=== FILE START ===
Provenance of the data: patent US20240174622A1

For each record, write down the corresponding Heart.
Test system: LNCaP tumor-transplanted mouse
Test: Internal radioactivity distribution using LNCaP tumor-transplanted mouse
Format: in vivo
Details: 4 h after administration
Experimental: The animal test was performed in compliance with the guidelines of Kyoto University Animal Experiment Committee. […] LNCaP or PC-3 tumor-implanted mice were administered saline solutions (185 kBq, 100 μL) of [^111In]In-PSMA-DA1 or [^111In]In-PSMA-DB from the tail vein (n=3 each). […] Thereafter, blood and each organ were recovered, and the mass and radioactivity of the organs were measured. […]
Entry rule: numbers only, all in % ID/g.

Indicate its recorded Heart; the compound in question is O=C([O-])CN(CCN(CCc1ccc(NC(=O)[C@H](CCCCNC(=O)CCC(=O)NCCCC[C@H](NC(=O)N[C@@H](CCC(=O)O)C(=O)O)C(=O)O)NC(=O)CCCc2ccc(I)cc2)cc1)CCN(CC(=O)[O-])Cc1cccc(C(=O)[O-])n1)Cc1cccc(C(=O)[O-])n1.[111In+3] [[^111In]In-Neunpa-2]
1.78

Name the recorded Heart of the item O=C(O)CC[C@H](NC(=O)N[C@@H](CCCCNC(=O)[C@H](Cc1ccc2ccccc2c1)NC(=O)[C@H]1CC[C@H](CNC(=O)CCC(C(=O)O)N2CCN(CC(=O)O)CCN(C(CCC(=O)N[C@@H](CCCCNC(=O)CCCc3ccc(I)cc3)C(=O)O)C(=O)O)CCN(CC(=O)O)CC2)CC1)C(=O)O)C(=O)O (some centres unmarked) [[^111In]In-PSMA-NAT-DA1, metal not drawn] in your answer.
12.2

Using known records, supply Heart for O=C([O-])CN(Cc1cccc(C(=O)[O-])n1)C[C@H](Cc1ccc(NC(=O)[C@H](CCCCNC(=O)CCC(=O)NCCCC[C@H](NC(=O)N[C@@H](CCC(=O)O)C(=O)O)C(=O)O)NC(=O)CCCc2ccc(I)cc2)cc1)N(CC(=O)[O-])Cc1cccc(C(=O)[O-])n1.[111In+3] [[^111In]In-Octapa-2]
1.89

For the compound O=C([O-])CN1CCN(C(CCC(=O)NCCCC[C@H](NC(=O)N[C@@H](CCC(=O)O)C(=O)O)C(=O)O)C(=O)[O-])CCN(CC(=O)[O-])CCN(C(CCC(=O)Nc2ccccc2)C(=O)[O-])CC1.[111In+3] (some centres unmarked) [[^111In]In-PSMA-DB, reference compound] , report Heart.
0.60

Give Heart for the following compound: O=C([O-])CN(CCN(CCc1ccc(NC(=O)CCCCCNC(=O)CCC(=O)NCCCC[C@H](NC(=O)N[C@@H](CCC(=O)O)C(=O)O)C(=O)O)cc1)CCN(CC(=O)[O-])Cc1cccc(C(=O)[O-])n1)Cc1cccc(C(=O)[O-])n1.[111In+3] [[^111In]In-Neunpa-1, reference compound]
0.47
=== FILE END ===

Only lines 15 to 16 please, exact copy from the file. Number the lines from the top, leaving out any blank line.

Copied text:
For the compound O=C([O-])CN1CCN(C(CCC(=O)NCCCC[C@H](NC(=O)N[C@@H](CCC(=O)O)C(=O)O)C(=O)O)C(=O)[O-])CCN(CC(=O)[O-])CCN(C(CCC(=O)Nc2ccccc2)C(=O)[O-])CC1.[111In+3] (some centres unmarked) [[^111In]In-PSMA-DB, reference compound] , report Heart.
0.60